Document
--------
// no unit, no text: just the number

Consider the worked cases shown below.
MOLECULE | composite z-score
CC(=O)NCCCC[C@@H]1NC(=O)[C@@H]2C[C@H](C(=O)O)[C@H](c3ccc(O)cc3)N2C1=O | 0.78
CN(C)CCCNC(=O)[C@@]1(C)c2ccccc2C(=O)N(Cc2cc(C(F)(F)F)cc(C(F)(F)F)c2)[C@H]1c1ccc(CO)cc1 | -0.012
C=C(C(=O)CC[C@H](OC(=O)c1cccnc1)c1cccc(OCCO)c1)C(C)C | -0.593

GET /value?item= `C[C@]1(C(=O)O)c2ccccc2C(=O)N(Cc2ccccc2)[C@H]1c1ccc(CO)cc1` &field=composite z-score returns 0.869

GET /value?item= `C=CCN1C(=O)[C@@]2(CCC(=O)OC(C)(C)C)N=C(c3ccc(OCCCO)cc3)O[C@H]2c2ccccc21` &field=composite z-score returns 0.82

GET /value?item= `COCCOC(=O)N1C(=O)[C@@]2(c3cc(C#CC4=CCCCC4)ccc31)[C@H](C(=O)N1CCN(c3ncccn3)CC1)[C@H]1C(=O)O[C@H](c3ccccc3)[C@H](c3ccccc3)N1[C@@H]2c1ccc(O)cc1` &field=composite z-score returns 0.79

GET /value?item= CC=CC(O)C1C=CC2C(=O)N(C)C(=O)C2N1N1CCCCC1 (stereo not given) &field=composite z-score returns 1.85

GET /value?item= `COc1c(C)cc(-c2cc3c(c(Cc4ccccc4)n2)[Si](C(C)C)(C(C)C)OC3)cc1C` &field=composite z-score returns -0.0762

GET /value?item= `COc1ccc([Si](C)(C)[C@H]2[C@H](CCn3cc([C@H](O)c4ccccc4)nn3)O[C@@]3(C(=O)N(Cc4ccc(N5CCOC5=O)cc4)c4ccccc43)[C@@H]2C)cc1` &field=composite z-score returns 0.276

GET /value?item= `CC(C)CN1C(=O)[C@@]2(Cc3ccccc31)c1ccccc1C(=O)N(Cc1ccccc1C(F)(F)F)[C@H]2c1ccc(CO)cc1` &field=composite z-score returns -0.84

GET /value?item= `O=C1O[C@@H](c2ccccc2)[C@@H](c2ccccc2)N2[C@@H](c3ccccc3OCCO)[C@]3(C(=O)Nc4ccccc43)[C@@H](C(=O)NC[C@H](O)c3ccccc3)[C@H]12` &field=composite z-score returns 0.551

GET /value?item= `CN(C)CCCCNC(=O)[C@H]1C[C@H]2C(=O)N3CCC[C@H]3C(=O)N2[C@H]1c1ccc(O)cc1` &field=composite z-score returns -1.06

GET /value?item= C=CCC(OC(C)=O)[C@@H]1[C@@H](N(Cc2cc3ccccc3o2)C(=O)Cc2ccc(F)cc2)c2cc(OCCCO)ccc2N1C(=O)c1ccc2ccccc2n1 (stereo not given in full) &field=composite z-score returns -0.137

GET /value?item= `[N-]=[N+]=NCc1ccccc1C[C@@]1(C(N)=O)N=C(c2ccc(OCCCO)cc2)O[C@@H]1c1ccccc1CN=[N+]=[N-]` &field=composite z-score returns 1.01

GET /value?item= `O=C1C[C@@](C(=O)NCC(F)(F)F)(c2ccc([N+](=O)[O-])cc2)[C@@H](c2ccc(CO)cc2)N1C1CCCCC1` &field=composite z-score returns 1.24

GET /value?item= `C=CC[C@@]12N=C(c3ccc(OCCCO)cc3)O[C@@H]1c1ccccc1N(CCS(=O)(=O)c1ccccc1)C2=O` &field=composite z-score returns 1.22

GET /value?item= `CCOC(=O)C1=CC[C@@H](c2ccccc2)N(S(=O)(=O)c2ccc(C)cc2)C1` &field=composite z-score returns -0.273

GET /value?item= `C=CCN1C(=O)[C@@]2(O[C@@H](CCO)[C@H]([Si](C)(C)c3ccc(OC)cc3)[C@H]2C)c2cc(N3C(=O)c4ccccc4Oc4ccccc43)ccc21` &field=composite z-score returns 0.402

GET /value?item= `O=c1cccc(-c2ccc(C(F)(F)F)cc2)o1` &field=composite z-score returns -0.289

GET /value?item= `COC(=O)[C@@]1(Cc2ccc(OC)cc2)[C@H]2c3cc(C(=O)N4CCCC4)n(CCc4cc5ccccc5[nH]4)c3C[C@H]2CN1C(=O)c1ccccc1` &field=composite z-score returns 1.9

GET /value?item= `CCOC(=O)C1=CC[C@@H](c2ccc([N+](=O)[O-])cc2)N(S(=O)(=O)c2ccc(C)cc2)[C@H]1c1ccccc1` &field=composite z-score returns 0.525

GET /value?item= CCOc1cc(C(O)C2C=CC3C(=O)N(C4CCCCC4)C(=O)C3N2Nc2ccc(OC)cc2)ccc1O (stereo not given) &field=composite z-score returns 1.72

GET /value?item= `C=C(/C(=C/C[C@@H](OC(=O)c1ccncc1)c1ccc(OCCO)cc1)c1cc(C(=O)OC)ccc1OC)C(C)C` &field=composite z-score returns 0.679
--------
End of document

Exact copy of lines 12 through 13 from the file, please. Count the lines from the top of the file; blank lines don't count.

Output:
GET /value?item= `COc1ccc([Si](C)(C)[C@H]2[C@H](CCn3cc([C@H](O)c4ccccc4)nn3)O[C@@]3(C(=O)N(Cc4ccc(N5CCOC5=O)cc4)c4ccccc43)[C@@H]2C)cc1` &field=composite z-score returns 0.276

GET /value?item= `CC(C)CN1C(=O)[C@@]2(Cc3ccccc31)c1ccccc1C(=O)N(Cc1ccccc1C(F)(F)F)[C@H]2c1ccc(CO)cc1` &field=composite z-score returns -0.84